8. TagMan
    Joined: Dec 12, 2002
    Posts: 6,089

    TagMan
    ALLIANCE MEMBER



    Like building a house, ya gotta start with a good foundation. Just sticking the angle finder on the floor in one spot doesn't necessarily mean that the car is sitting level - concrete ain't exactly a surface plate!!

    Front & rear wheels (all four) have to be on the same plane & level to get an accurate reading. I like to place a 1/4" plate about 12" square, on the concrete where each wheel will rest. I then use a string level strung between front & rear and cross-ways to ensure the level. Shim the appropriate plate to get 'em level, if necessary. Push the car onto the plates and then check the caster.

    If you're checking caster by placing the angle finder on the axle housing near the king pin, bear in mind that the top of the forged axle probably isn't exactly square to the king pin. Place a piece of round stock (with the ends square to the center line), a little smaller than the king pin, on top of the king pin and then set your angle finder on top of the round stock. Admittedly, a lot of screwing around, but if you want it right, the extra effort is worth it.

    My 2¢
     
  9. That skooting isn't caused by caster, maybe you have a posi', or the spider gears binding a little bit.

    push when trying to turn whilst going slow and if you are on loose ground,gravel dirt etc you will just lose the front end and go straight on as it pushes.
    Not good when making a tight turn amongst other cars.(don't ask how I know) :eek:
    john[/QUOTE]
     
  10. .........and now, you're all set. Putting an artificial number on it don't matter to a hill of beans. Hang a plum bob from the ceiling and measure the angle at the kingpin. Personally, the more the tendency to return to center, the better, if'n the load to turn it isn't a bother. Of course, there's a limit, but anywhere from 1 to 14 degrees won't be unsafe. Obviously, worn steering linkage is bad. As another post pointed out, worn kingpins ain't good, but that goes without saying. Got shimmy? Let me out and I'll walk home, don't ask me to ride with you until your machine is safe.......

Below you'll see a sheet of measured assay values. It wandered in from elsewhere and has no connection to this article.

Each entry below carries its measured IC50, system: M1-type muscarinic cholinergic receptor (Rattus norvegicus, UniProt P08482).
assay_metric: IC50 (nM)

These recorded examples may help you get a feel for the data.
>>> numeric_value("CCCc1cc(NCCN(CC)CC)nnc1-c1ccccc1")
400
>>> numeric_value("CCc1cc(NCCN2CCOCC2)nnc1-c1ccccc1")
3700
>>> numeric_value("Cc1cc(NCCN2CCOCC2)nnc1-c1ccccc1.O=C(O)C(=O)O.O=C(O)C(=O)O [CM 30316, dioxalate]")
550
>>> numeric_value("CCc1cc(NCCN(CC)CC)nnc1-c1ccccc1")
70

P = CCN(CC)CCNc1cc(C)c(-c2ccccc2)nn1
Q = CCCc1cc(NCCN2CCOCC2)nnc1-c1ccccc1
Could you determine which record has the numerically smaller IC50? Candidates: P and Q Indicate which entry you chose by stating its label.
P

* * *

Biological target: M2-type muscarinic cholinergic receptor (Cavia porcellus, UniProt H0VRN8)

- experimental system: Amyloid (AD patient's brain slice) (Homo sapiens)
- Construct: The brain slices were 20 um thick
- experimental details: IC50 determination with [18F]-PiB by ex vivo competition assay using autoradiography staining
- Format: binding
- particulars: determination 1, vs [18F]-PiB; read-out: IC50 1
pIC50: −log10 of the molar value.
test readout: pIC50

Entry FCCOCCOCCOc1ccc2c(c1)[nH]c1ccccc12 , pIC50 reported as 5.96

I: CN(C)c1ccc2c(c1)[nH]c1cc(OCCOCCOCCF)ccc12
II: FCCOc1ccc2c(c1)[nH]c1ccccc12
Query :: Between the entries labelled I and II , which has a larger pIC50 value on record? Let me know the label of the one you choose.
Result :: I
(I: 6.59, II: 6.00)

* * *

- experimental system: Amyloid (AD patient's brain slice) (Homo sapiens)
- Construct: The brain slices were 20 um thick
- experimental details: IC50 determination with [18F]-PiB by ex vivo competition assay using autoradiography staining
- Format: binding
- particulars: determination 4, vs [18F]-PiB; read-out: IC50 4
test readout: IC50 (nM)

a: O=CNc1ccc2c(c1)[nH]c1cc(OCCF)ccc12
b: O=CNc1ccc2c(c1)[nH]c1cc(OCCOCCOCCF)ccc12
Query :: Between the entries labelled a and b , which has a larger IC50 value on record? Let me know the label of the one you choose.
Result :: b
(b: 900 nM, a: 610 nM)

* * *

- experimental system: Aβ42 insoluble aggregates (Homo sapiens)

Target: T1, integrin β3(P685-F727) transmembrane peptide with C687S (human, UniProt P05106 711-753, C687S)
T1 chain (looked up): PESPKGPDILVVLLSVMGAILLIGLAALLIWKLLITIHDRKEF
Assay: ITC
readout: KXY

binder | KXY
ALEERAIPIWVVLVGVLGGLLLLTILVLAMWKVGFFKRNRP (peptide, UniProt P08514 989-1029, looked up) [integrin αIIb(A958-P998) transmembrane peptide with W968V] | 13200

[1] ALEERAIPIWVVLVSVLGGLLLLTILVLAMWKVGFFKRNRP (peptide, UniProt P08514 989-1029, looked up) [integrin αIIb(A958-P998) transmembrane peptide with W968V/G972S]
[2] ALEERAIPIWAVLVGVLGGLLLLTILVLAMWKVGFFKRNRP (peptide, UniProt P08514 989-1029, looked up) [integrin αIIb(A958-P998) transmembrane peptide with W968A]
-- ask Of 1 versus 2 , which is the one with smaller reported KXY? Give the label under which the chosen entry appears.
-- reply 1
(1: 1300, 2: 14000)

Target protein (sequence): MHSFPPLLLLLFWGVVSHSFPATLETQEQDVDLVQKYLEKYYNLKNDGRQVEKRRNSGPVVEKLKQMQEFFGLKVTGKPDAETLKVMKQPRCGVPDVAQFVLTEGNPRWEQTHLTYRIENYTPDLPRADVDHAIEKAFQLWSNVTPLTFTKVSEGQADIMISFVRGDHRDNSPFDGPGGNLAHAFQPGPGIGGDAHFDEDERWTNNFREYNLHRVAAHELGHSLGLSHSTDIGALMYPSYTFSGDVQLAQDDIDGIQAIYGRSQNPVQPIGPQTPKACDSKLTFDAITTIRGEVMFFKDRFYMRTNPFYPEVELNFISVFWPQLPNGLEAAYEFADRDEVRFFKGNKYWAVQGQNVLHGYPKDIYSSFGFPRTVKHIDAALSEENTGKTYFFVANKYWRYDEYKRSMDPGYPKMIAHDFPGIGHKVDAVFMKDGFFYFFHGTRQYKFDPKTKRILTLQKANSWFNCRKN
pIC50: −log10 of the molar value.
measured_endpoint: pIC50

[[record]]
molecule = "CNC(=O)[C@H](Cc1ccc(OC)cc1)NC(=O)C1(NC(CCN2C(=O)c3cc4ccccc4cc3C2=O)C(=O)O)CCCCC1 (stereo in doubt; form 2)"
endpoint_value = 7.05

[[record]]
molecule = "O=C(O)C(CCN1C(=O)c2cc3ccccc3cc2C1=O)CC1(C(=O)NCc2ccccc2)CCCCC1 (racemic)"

11. BOBCRMAN
    Joined: Nov 10, 2005
    Posts: 846

    BOBCRMAN
    Member
    from Holly

    I have also run into the 40mph "Shake" problem with a Chevy based tube axle all new parts set at 10 degrees... AS was stated. You had to stop to get the shake under controll. Violent. Only on certain roads. Tried everything from 1" tow out to 1" tow in. Lots of tire wear and sometimes almost impossible to BACK UP straight.

    Back at 6 degrees and A ok!!:confused:
     
  12. Whatever it takes........all cars aren't the same.
     
  13. Yo Baby
    Joined: Jul 11, 2004
    Posts: 2,812

    Yo Baby
    Member

    As a matter of curiosity I just looked it up and the caster spec. for Fords according to the 1933 Motor Manual is 7deg. loaded.
    However,it has been my experience,if you have the shakes or stiff steering at 10,then something else is wrong.
    Either a component is loose,the axle is twisted (one side has more caster than the other) or some other matter needs attention.
    T.OUT
     
  14. Darwin
    Joined: Oct 14, 2002
    Posts: 505

    Darwin
    Member

    I wouldn't consider building an early Ford with a solid axle without using a steering damper. Cheap, easy to install and in most cases will greatly tame a front-end shimmy which can bedevil even a new build where everything is tight and properly set up. Good insurance.

    A light car may get by with as much as ten degrees of caster but a heavier rig like a full fendered sedan is going to be rather harder to steer than most might be comfortable with. A friends 31 sedan sails down the highway without drama or wheel sawing and it has only a little more than 5 degrees tilt. The SoCal steering damper works like a charm as well.